You’re onto me. Just two weeks into Glasgow’s Forgotten recipes and my penchant for eating things that aren’t as they seem has already been rumbled.
Last week’s Scotch woodcock was, as I found out, more egg- than bird- based, but no less tasty for it. If breakfast for dinner’s your thing, then it was great (it is for me, actually – be mine, big bowl of Shreddies for a late-night supper).
So it seemed obvious to me when flicking through The Glasgow Cookery Book at the beginning of the week, that I should attempt another recipe that masqueraded as something else, if only to see whether I had just been lucky the first time.
In the last couple of months I’ve developed a real sweet tooth, which is most out of character (I’m normally the one making a beeline for the pork pie and sausage roll end of the buffet table, pushing small, crying children out of my way to hoover up the savouries).
The baking section of my 100-year-old book is expansive – there are things I recognise, like Swiss rolls and butterfly cakes, but also some slightly more unfamiliar items, such as Maserines and Parkins.
And Lancashire nuts. Lancashire nuts are about as far removed from actual nuts as it’s possible to be, and contain absolutely nothing to trigger the allergies of anyone who has issues with the real thing.
They are, from what I can gather from the recipe, small sweet biscuits. They look ideal to have with a cup of tea in front of the telly on a wet Monday night. I get to work in the kitchen…
After I cream my butter and sugar, I sieve the dry ingredients, which constitute flour, cornflour and baking power– but there seems to be no sign of any other liquid apart from a cursory egg.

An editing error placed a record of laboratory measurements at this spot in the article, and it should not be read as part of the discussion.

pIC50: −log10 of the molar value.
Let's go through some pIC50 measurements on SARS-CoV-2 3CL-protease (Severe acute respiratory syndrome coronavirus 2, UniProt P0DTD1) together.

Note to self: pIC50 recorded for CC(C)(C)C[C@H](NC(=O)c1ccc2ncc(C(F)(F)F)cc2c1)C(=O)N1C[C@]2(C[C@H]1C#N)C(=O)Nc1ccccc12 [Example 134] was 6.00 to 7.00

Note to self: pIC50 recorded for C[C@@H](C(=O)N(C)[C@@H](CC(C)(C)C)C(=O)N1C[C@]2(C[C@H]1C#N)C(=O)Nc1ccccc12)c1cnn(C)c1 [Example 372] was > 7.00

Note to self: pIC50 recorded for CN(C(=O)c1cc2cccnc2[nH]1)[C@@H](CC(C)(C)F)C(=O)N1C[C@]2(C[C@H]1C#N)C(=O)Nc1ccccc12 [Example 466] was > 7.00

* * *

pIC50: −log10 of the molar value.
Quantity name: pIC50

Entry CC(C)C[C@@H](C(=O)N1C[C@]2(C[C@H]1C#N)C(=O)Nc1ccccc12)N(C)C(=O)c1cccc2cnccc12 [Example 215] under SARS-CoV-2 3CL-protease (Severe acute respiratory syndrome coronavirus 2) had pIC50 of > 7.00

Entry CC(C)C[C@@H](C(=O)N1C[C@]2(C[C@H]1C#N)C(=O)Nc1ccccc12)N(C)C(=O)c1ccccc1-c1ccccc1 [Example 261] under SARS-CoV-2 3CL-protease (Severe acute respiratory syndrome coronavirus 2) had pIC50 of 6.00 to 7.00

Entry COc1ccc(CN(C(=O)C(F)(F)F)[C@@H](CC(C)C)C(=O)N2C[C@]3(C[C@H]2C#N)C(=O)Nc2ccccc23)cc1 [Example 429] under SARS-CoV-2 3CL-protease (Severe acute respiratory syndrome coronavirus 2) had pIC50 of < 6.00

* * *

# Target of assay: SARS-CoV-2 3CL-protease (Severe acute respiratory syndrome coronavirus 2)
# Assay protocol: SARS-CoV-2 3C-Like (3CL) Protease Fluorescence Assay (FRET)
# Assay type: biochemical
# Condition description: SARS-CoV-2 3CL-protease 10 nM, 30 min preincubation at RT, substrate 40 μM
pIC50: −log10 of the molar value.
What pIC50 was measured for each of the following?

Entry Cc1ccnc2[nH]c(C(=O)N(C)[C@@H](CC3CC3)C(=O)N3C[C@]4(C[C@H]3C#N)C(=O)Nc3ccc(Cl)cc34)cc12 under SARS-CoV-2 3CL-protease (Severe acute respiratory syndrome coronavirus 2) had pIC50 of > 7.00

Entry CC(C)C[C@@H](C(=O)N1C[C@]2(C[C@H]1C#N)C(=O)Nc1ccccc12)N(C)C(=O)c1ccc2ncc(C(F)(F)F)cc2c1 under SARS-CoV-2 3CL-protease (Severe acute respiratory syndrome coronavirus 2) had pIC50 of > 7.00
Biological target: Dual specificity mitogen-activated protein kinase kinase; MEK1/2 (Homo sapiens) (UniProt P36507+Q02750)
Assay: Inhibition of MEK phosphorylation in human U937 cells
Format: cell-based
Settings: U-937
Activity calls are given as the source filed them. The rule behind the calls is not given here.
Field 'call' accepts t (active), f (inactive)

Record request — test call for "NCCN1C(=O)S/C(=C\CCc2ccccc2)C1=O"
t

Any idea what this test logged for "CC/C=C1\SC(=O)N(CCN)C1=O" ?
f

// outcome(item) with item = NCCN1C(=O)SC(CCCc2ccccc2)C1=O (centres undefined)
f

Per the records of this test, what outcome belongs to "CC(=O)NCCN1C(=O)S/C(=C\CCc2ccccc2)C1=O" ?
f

I’d like to think I was a good cook and take the hit for my baking, as my cakes do tend to make even human dustbins gag. But my inner baking klaxon is on high alert as I follow the next step – beating the egg, and adding it slowly to the creamed mixture, because it seems that the American Dust Bowl might very well be replicated right here in a tiny galley kitchen in Scotstoun.
My feelings are compounded when I stir in the ingredients, and I’m forced to actually use my hands by the end just to try to get the dry, dough-like mix to bind.
In the oven, things start to look up – they smell biscuity and baked, as they should.
But the proof of the pudding is in the eating: they are dry and floury, with a weirdly silky consistency thanks to the cornflour that makes them both stick to and slip from the roof of the mouth.
I soldier on as best I can (needs must) and make mini biscuits with them, sandwiching homemade jam and yoghurt between two nuts, which works quite well washed down with lots of tea.
Here’s how I did it:
4 oz butter
4 oz castor sugar
4 oz flour
4 oz cornflour
1 level teaspoonful baking powder
1 Cream butter and sugar, sieve dry ingredients
2 Beat egg, add slowly to creamed mixture
3 Stir in dry ingredients
4 Put in teaspoonfuls of greased tin, bake for 20 minutes at 200c.